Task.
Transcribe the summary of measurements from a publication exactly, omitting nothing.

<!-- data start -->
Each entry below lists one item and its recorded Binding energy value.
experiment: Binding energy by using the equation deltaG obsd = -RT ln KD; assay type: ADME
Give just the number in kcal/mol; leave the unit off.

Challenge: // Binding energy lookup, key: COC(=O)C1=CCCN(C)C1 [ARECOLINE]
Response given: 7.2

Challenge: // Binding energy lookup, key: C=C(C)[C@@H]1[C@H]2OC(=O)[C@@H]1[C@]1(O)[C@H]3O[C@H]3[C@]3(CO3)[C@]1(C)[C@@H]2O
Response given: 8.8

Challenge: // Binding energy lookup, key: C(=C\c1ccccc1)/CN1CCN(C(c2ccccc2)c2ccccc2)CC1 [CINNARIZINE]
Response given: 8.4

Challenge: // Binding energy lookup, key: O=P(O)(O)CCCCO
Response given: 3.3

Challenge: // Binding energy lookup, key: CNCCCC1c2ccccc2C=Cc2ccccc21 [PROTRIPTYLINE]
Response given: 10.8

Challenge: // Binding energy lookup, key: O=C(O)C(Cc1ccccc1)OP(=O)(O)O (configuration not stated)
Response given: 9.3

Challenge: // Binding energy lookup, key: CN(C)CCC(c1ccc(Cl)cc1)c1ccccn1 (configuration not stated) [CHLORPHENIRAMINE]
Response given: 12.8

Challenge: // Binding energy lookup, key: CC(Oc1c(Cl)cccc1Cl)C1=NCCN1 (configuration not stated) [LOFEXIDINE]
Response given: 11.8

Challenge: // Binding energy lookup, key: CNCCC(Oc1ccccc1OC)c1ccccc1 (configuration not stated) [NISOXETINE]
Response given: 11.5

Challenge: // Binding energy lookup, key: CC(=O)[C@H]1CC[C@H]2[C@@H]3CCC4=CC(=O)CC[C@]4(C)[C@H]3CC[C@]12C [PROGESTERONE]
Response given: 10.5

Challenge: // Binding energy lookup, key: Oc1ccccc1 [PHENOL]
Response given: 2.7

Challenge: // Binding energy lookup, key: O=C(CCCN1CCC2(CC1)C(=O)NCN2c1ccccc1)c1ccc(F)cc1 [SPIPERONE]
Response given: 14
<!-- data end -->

Each entry below lists one item and its recorded Binding energy value.
experiment: Binding energy by using the equation deltaG obsd = -RT ln KD; assay type: ADME
Give just the number in kcal/mol; leave the unit off.

Challenge: // Binding energy lookup, key: COC(=O)C1=CCCN(C)C1 [ARECOLINE]
Response given: 7.2

Challenge: // Binding energy lookup, key: C=C(C)[C@@H]1[C@H]2OC(=O)[C@@H]1[C@]1(O)[C@H]3O[C@H]3[C@]3(CO3)[C@]1(C)[C@@H]2O
Response given: 8.8

Challenge: // Binding energy lookup, key: C(=C\c1ccccc1)/CN1CCN(C(c2ccccc2)c2ccccc2)CC1 [CINNARIZINE]
Response given: 8.4

Challenge: // Binding energy lookup, key: O=P(O)(O)CCCCO
Response given: 3.3

Challenge: // Binding energy lookup, key: CNCCCC1c2ccccc2C=Cc2ccccc21 [PROTRIPTYLINE]
Response given: 10.8

Challenge: // Binding energy lookup, key: O=C(O)C(Cc1ccccc1)OP(=O)(O)O (configuration not stated)
Response given: 9.3

Challenge: // Binding energy lookup, key: CN(C)CCC(c1ccc(Cl)cc1)c1ccccn1 (configuration not stated) [CHLORPHENIRAMINE]
Response given: 12.8

Challenge: // Binding energy lookup, key: CC(Oc1c(Cl)cccc1Cl)C1=NCCN1 (configuration not stated) [LOFEXIDINE]
Response given: 11.8

Challenge: // Binding energy lookup, key: CNCCC(Oc1ccccc1OC)c1ccccc1 (configuration not stated) [NISOXETINE]
Response given: 11.5

Challenge: // Binding energy lookup, key: CC(=O)[C@H]1CC[C@H]2[C@@H]3CCC4=CC(=O)CC[C@]4(C)[C@H]3CC[C@]12C [PROGESTERONE]
Response given: 10.5

Challenge: // Binding energy lookup, key: Oc1ccccc1 [PHENOL]
Response given: 2.7

Challenge: // Binding energy lookup, key: O=C(CCCN1CCC2(CC1)C(=O)NCN2c1ccccc1)c1ccc(F)cc1 [SPIPERONE]
Response given: 14